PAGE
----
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[COMMENT: If Californians will step up and force the discussion onto homosexual behavior and its terrible consequences, sexual sanity has a chance of winning. Otherwise, we are in for a long, terrible time. E. Fox]
A possible California referendum on a constitutional amendment banning same-sex unions has pundits predicting an epic battle this November that could end in the approval of same-sex marriage or a massive rollback in relationship recognition.
VoteYesMarriage.com, the group collecting signatures to get the measure on the ballot this fall, has declared that it obtained by the April 28 deadline the 1.1 million signatures needed to bring the issue to voters. The California secretary of state has yet to certify that the signatures are valid and is not expected to make such an announcement until June.
Geoff Kors, executive director of Equality California, said he is “99 percent certain” that the measure will be on the ballot because VoteYesMarriage.com turned in enough signatures for the secretary of state to start a random check to see if enough are legitimate.
As the secretary of state tabulates the signatures, the California Supreme Court is considering a case in which plaintiffs are seeking the recognition of same-sex marriage in California. The court has a self-imposed deadline of June 2 to make a decision.
If the courts rule in favor of same-sex marriage and the amendment appears on the November ballot, California voters could invalidate the judges’ decision and any marriages entered into by gay couples afterward.
Evan Wolfson, executive director of Freedom to Marry, told the Blade that defeating the referendum is the “single most important challenge” facing same-sex marriage supporters this year. The failure of the referendum would put supporters of same-sex marriage “on a glide path to full victory” across the nation, he said.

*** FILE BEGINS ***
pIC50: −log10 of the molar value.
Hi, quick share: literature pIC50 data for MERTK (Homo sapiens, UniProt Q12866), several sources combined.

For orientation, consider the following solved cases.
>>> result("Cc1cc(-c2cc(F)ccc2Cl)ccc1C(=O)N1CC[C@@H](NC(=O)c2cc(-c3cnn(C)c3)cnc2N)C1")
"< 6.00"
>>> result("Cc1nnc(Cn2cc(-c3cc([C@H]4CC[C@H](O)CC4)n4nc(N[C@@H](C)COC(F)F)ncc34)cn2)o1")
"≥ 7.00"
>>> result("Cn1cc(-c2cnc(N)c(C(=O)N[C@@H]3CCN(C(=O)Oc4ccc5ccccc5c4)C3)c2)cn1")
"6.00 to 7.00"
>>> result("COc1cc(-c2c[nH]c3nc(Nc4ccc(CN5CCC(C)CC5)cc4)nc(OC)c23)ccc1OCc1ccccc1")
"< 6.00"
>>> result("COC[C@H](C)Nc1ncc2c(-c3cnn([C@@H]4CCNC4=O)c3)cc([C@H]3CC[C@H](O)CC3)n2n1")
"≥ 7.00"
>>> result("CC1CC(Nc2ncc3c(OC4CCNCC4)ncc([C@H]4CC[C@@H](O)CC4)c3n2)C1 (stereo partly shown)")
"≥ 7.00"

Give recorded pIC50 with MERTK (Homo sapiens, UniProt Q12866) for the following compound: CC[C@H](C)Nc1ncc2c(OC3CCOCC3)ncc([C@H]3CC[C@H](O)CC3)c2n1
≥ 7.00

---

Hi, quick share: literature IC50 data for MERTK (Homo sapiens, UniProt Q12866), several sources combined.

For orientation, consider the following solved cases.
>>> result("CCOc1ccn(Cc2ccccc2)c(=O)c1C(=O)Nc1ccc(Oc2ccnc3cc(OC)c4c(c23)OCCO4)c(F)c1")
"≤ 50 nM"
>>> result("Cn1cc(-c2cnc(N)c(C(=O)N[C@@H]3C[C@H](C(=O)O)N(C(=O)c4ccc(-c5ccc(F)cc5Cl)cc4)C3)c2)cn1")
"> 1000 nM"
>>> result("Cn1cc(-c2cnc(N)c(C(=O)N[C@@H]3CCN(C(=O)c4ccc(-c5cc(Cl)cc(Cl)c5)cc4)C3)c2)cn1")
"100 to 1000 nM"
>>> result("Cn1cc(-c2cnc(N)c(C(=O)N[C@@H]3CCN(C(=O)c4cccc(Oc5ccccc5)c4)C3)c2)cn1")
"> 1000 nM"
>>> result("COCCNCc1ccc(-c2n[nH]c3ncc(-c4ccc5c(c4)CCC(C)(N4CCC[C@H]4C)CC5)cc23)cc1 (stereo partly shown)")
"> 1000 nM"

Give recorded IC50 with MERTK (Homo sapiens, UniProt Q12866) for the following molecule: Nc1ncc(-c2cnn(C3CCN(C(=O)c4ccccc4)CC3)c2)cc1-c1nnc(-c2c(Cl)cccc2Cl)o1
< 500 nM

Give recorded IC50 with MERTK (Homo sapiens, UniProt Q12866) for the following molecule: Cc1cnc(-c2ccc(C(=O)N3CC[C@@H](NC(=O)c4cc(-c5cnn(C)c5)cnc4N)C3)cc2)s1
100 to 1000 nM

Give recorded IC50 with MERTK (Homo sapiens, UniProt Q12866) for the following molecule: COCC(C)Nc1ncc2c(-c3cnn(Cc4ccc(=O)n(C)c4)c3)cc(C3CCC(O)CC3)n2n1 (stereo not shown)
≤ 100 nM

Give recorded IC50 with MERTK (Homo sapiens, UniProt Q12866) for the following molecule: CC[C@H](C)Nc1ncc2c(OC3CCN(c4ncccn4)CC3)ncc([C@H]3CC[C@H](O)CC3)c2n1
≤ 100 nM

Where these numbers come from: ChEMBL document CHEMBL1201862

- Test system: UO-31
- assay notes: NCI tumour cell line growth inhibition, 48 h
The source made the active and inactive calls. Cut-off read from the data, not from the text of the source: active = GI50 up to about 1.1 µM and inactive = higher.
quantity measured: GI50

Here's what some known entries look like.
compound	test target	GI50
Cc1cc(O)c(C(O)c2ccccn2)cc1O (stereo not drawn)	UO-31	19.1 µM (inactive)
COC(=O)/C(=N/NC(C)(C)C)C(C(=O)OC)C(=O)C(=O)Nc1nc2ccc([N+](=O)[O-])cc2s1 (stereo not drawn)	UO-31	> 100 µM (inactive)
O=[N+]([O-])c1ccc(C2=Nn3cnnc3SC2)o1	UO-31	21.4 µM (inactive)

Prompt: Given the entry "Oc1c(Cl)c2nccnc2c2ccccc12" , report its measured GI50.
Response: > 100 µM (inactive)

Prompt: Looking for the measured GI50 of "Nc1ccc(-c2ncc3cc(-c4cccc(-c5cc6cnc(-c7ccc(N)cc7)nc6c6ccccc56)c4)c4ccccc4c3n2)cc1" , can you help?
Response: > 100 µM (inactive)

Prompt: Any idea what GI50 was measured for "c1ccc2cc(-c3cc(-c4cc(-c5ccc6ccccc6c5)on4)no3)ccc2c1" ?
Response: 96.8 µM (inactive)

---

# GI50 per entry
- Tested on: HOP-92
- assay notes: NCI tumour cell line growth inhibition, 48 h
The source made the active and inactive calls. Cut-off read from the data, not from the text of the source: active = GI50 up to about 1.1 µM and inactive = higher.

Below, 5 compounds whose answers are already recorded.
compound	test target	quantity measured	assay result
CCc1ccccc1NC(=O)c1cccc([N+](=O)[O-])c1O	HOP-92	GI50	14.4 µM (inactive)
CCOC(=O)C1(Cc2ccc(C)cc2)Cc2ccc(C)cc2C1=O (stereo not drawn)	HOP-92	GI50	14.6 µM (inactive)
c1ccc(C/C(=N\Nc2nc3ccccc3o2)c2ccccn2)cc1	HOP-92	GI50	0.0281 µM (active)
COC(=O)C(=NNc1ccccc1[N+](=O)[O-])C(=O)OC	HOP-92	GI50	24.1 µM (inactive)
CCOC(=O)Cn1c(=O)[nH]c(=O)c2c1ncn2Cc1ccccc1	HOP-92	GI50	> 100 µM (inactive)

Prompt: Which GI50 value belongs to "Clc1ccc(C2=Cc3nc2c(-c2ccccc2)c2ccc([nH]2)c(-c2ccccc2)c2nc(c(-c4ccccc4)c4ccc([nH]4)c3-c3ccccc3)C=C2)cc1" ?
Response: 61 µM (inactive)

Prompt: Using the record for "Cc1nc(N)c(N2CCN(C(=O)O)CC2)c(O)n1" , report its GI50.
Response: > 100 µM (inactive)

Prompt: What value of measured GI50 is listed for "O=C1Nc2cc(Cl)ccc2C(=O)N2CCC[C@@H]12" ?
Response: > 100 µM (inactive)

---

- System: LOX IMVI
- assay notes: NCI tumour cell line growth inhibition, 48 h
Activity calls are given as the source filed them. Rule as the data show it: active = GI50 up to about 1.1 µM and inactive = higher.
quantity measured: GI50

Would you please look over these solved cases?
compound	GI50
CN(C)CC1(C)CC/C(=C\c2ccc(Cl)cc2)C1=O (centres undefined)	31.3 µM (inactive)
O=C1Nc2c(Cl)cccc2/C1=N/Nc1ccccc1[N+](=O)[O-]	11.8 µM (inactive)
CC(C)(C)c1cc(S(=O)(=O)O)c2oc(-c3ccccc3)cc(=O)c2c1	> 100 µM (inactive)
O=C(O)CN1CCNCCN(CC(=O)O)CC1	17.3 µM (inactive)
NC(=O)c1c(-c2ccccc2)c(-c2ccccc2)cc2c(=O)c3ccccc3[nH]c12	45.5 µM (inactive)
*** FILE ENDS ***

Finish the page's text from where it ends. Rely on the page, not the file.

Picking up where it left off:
“If we succeed in blocking this amendment in California, what will follow, in very short order, is marriage in California,” he said.
Wolfson talked about marriage Saturday at an Association of Gay & Lesbian Psychiatrists symposium in Washington.
Activists would not lose everything they’ve accomplished if California voters approve a ban on same-sex marriage, he said.
“Our movement will continue moving forward because of so much else that we have unleashed — the generational momentum of support among young people, the growing recognition of fairness,” he said. “We will not lose all of that, but we will vastly prolong the timeline.”
Kors said the gravity of the amendment fight means that supporters of same-sex marriage face “a mammoth, unprecedented campaign” in defeating the amendment.
“It’s going to take a Herculean effort to win, but this is winnable,” he said. “We believe California voters will reject this politics of division and hate that we think voters around the country are sick and tired of.”
Marty Rouse, Human Rights Campaign’s national field director, called defeating the California initiative “one of the most important efforts that will impact the future of GLBT equality for our country for many years.”
“Our entire community — not just in California, but across the entire country — must pay attention and get motivated to support the effort to defeat this amendment,” he said.
Conservative groups agree that the California marriage amendment will have a significant impact on the marriage debate throughout the United States.
Tom Minnery, vice president of Focus on the Family, said the measure would have particular importance if California judges rule in favor of same-sex marriage.
“If the Supreme Court rules against the traditional definition of marriage, that will reverberate nationwide and that will make the California amendment all the more significant,” he said.
Matt Barber, policy director for cultural issues at the Concerned Women for America, said initiatives in California and elsewhere indicate that, “a majority of Americans recognize the fact that legitimate marriage and family are cornerstones of a healthy society.”